I initially came across the idea of speech and language therapy as a career through my university careers office as I was coming to the end of my degree in English. It wasn’t a profession I knew much about, and, as I read, I became more and more excited about the idea of it, as it combined my two main interests so perfectly – language and working with children. I went to see a couple of speech and language therapists at work, and as far as I was concerned my future career path was set – this was exactly what I wanted to do. (The only problem was that I now realised that I had done the wrong degree and needed to go back to uni!).
When you become immersed in what you do day to day, it is easy to lose sight of the fact that to many people, discovering the existence of speech and language therapy can be as much of a revelation as it was to me back then. And even those who do know often have little idea what sorts of things speech and language therapists can help with. When I tell people that I’m a speech and language therapist, people often assume that I do elocution, or they think of The Kings Speech!
The quickest answer to who we work with is anyone with a difficulty with communication or swallowing. Wait a minute… Swallowing? What does that have to do with speech?! We’ll come back to that in a minute!
Speech and language therapists (SLTs in the UK or SLPs in many other countries) work with people of all ages. The majority of therapists will specialise with one particular age range – either children or adults, and they may specialise further within that. Some therapists work with people of all ages throughout their career.
Speech and language therapists work in a variety of settings; hospital wards, outpatients, community clinics, nurseries, schools, care homes, people’s own homes, prisons, all sorts of places! And as for the difficulties we work with, here are a few. There are so many that I am bound to miss some out
- Children who are slow to start talking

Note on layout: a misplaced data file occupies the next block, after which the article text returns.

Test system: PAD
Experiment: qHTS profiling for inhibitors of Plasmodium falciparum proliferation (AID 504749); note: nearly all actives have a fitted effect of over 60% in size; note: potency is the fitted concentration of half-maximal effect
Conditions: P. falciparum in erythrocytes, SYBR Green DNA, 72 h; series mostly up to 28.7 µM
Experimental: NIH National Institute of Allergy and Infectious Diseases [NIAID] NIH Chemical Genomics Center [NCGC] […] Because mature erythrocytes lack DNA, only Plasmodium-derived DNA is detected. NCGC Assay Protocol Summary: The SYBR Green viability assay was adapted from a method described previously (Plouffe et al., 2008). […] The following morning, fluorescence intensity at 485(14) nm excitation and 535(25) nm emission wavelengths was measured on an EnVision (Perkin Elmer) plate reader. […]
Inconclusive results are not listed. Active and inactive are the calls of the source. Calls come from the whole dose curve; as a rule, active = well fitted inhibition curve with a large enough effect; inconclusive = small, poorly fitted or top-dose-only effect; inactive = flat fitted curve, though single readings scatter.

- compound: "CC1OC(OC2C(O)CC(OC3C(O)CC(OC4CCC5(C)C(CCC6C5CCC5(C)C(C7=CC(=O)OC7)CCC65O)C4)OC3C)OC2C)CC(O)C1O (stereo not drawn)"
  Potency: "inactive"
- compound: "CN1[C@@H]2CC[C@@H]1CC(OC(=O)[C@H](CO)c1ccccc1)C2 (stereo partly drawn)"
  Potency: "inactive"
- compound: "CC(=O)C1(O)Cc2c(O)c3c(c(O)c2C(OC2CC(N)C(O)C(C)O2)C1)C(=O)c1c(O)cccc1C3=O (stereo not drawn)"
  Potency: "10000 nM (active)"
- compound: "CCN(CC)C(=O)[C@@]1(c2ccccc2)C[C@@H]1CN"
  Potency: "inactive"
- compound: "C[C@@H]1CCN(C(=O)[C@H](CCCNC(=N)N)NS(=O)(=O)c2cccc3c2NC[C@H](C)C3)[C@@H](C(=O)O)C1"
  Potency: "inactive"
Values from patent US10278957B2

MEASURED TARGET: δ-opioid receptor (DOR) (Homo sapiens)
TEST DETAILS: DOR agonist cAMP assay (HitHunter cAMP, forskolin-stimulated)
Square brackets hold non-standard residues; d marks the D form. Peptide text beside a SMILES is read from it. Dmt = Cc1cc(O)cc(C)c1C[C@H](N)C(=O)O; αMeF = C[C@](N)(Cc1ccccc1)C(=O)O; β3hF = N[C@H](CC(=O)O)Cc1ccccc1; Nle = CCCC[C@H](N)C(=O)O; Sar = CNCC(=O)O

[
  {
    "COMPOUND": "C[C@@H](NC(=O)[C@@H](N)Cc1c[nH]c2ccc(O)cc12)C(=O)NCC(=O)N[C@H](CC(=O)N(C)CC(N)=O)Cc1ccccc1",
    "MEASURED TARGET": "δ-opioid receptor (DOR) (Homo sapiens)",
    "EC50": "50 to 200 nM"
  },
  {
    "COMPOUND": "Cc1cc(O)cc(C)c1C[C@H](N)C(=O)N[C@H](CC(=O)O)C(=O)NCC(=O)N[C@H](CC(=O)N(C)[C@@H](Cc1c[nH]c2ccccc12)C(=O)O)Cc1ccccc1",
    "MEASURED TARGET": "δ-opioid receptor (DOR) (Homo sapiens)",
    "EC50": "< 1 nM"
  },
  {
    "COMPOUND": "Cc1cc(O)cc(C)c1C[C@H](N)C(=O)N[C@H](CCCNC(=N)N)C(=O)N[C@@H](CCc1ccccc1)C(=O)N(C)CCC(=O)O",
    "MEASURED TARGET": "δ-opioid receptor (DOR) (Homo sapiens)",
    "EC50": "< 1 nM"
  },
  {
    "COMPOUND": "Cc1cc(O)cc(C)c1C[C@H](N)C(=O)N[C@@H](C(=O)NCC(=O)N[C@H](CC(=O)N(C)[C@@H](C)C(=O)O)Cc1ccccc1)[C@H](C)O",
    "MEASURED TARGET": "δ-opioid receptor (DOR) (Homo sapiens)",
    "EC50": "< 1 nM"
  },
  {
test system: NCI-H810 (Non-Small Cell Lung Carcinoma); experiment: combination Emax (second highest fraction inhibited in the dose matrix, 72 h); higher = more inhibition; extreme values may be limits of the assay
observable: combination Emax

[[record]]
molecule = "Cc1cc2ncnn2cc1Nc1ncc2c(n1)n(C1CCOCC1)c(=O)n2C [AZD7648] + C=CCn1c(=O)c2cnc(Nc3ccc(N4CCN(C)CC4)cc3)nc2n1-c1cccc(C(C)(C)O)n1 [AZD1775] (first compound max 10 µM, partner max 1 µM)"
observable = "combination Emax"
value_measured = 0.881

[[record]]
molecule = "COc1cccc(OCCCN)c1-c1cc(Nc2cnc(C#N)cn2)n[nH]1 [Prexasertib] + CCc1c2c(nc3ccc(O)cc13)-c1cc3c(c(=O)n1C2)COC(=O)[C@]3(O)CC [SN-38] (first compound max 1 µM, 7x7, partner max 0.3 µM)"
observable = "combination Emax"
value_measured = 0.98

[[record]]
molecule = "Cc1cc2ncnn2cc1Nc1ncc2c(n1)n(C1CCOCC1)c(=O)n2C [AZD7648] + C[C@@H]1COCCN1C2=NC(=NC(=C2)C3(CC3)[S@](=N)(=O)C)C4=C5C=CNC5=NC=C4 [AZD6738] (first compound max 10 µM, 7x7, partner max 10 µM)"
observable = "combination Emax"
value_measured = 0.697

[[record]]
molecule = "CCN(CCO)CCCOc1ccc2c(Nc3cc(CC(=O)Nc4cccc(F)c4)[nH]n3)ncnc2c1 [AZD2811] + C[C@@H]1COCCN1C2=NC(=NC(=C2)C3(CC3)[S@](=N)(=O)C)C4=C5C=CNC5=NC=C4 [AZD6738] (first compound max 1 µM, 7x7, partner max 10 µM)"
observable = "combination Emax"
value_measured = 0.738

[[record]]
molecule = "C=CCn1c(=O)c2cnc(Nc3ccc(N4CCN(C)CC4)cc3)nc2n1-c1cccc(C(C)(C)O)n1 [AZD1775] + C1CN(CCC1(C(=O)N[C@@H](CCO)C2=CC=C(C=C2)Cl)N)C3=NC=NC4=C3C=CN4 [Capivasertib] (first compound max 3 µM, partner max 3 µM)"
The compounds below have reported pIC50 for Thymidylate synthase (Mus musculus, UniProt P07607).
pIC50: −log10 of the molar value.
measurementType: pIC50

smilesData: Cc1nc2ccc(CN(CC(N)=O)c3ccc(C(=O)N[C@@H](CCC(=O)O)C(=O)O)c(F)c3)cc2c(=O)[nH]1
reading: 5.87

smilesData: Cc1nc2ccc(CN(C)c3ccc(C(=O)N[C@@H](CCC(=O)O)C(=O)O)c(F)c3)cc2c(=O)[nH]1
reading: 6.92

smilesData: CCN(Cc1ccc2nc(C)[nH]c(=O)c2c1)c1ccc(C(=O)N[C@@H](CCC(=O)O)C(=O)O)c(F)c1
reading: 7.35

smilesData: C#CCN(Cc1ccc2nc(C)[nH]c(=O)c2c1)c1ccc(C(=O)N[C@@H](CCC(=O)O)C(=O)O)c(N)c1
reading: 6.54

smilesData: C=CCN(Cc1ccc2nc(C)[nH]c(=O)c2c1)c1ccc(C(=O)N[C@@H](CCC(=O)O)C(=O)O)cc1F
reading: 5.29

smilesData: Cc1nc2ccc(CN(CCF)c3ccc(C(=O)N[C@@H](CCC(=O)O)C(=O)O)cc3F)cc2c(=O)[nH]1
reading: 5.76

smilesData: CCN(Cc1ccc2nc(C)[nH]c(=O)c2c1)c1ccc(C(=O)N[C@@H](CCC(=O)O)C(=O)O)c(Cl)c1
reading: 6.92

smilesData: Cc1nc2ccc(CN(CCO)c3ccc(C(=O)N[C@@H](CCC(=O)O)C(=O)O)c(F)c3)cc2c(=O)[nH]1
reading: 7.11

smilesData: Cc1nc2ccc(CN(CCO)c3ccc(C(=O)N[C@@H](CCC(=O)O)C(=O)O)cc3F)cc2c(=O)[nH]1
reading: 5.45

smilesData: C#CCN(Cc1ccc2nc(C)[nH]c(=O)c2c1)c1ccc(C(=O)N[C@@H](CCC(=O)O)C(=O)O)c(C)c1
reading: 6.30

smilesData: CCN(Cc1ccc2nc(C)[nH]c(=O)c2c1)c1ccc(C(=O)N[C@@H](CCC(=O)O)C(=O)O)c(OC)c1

- People (especially children) with unclear speech
- Children born with cleft palates
- People who have had a stroke which has affected communication or swallowing skills
- People with degenerative conditions such as multiple sclerosis or Parkinson’s disease
- People who have suffered from traumatic brain injury
- People who stammer
People of all ages with
- Learning difficulties
- Autistic Spectrum Disorders
- Hearing impairments
- Difficulty understanding what is said to them
- Difficulty putting sentences together
- Word finding difficulties
- Physical disabilities
- Feeding and swallowing difficulties
- Social skills difficulties ( for example, difficutlty with eye contact, facial expressions and understanding social situations)
- Difficulty with attention and listening
- Voice problems
Why swallowing? Well, since speech and eating and drinking involve many of the same muscles, speech and language therapists often have a lot of knowledge in this area, and have become a vital part of the team involved in dealing with feeding difficulties in both adults and children. Sometimes, speech and feeding difficulties occur in the same people, as the same muscles are involved. In the UK at least, dysphagia (swallowing work) requires a separate postgraduate qualification, so it’s something not all therapists do, and especially among therapists who work with children it tends to be a specialist area.
I love the variety in my job and the range of things that I do. I only work with children, but each one is different, and I love putting the pieces of the jigsaw together to work out what is causing the difficulty and what is going to work best for each individual child and their family!
What do you think? Were there are any surprises here about what speech and lanuguage therapists do?